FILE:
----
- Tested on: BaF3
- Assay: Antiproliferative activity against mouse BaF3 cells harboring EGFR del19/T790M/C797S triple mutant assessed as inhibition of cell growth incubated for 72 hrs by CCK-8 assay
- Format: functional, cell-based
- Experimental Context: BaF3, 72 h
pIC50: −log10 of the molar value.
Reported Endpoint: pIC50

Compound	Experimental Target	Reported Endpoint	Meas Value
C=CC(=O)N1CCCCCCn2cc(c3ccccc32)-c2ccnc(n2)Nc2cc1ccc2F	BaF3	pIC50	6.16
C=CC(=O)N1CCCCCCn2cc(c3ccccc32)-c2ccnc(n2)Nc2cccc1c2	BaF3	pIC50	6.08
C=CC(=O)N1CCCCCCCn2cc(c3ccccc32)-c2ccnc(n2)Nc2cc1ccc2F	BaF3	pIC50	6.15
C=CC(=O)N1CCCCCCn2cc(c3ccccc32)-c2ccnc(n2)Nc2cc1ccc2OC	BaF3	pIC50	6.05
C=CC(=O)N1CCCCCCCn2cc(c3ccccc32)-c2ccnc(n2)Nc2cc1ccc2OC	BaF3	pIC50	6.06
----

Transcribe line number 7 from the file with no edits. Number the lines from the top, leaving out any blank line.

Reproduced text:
Compound	Experimental Target	Reported Endpoint	Meas Value